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Recovery Version Translation Notes: “Truthfulness”—John 4:23, 24

The Recovery Version seems to be unique in rendering the Greek word alētheia (ἀλήθεια) as “truthfulness” in John 4:23 and 24. Most English versions have rendered this word as “truth” in these two verses, and in the first edition of the Recovery Version (1985) it was rendered “reality.” These three translations point to significant differences in understanding what this Greek word means in this context and, ultimately, in understanding what the Father is seeking as worshippers.

Opened Bible - Truthfulness

What we now have in the Recovery Version of John 4:23 and 24 is “truthfulness” as the translation of the Greek word alētheia (ἀλήθεια):

But an hour is coming, and it is now, when the true worshippers will worship the Father in spirit and truthfulness, for the Father also seeks such to worship Him. God is Spirit, and those who worship Him must worship in spirit and truthfulness.

This translation is based on a comprehensive footnote on the meaning of this Greek word, placed on the word truth in 1 John 1:6 (note 6). Brother Witness Lee wrote this exceptional footnote in the spring of 1983 while preparing the Recovery Version of 1 John for the semiannual training that July, and we highly recommend every lover of the truth to read, study, and even learn the contents of this footnote. In composing this footnote he carefully considered nearly all the instances of alētheia in the New Testament and grouped them into one of eight categories of meaning. Based on these categories, the Recovery Version has rendered this Greek word as “truth,” “reality,” or “truthfulness” throughout the New Testament. The seventh category of meaning that Brother Lee gives for this Greek word is this:

(7) The genuineness, truthfulness, sincerity, honesty, trustworthiness, and faithfulness of God as a divine virtue (Rom. 3:7; 15:8) and of man as a human virtue (Mark 12:14; 2 Cor. 11:10; Phil. 1:18; 1 John 3:18), and as an issue of the divine reality (John 4:23-24; 2 John 1a; 3 John 1). (note 6 on 1 John 1:6)

Thus, in John 4:23 and 24 alētheia denotes mainly truthfulness “as an issue of the divine reality,” and it is this particular nuance of meaning that we want to explore here.

While most versions translate this Greek word as “truth,” that translation does not seem to fit the context properly. What would it mean to worship the Father in truth? Probably some will understand that we should worship the Father according to some correct doctrinal ways. But in this context the Lord seems to reject such a simple understanding. In verse 21 the Lord indicates that now the Father desires a new kind of worship, a kind that is not just in the correct physical location, in Jerusalem as opposed to Mount Gerizim, where the Samaritans worshipped God. Further, the Lord tells the Samaritan woman that the Samaritans worshipped that which they did not know and that the Jews worshipped that which they knew, because God brought His salvation to the Jews (v. 22). Thus, for the Jews to worship in Jerusalem was to worship God merely in truth. But the Lord declares that this kind of worship has been superseded by a greater kind of worship.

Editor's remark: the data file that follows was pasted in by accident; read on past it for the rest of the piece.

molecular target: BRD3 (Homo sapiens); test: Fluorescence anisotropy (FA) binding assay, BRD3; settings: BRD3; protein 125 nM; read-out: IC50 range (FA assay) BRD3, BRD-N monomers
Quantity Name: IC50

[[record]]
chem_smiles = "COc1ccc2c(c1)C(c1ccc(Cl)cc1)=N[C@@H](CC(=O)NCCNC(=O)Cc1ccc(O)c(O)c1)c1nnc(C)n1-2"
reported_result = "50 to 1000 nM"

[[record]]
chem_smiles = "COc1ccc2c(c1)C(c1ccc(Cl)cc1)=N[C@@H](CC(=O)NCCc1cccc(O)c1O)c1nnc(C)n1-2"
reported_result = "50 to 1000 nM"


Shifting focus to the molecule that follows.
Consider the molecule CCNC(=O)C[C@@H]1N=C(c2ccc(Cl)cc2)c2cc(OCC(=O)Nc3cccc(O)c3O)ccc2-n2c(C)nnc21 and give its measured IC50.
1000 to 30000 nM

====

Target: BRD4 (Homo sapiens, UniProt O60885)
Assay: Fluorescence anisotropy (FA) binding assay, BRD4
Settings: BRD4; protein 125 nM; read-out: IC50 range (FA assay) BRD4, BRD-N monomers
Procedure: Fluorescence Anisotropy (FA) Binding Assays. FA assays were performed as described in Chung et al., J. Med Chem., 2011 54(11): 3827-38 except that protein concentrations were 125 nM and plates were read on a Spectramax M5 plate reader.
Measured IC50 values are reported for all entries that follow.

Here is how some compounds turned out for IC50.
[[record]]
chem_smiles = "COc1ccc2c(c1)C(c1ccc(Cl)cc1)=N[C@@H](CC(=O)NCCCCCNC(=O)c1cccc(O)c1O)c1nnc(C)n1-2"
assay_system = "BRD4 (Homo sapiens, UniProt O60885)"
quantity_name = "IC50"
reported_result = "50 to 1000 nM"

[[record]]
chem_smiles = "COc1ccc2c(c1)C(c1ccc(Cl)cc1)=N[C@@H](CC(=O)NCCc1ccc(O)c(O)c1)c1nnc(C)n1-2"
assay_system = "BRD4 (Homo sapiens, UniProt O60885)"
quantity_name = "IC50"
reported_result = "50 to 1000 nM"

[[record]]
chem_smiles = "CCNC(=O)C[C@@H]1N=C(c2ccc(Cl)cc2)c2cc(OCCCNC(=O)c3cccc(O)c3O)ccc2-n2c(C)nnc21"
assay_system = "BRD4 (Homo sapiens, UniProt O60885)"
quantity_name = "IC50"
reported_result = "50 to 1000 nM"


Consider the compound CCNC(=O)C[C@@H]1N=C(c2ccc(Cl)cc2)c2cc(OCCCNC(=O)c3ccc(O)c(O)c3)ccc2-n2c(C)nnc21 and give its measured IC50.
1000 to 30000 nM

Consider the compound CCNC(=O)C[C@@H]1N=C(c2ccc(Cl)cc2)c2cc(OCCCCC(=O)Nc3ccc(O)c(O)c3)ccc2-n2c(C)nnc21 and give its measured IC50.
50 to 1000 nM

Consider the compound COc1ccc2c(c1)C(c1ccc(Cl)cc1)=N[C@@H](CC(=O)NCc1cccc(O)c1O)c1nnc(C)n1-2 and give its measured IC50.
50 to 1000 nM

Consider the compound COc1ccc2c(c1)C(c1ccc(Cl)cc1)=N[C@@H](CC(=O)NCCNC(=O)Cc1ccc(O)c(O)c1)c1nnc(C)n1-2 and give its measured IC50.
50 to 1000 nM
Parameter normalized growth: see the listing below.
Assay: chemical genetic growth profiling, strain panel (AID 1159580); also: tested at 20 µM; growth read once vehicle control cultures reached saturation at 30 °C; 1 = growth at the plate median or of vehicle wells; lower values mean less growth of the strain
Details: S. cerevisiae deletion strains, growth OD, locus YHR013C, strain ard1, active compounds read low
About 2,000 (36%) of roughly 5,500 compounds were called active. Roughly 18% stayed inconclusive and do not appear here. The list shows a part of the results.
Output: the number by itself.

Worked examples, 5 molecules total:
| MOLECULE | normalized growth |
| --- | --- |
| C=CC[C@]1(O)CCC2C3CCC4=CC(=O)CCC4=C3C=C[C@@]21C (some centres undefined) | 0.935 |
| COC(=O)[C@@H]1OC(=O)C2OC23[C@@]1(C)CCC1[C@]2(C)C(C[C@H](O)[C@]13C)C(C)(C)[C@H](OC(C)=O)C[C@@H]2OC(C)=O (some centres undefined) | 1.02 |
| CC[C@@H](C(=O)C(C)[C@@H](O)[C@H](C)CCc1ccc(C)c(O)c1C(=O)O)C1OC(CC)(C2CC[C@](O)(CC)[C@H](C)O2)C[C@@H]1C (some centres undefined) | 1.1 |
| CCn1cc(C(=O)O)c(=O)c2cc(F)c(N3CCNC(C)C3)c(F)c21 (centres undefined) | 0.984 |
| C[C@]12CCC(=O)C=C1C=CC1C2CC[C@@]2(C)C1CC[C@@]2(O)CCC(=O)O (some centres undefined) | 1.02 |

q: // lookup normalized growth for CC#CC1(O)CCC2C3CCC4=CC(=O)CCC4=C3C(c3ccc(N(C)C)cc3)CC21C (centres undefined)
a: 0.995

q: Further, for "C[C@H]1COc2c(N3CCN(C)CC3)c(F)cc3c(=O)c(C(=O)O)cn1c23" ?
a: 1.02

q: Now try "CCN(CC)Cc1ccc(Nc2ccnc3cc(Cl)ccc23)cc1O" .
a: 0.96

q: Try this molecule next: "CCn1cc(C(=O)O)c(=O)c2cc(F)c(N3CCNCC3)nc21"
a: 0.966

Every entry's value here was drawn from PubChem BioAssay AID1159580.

Some few English versions, as well as the 1985 Recovery Version, have rendered this Greek word as “reality,” and this is no doubt much closer to what is meant here. (Actually, the text and notes of John were first published in 1975 and are simply reproduced in the 1985 New Testament Recovery Version.) Deeper than truth, reality here could refer to worship in a real way, as opposed to the empty forms of worship that we see in many religions of the world. God is real, and the worship that His believers give Him should be real as well; thus, some may think that worship in reality is worship that is genuine and not vain. But on a much deeper level, reality is no doubt a reference to Christ as the reality (John 14:6), and He should be the center and means for our worship to the Father. Thus, while the ancient Jews worshipped God according to the truth revealed to them by bringing their offerings to God in the place of His choice, Jerusalem, the Father could be said to be seeking worshippers who offer Christ as the reality of all the offerings prefigured in the Old Testament. A number of Bible teachers have understood this as the meaning of worship in John 4:23 and 24, and this was the meaning that was first presented in the 1975 edition of the Gospel of John Recovery Version and was later reproduced in the 1985 edition of the New Testament Recovery Version.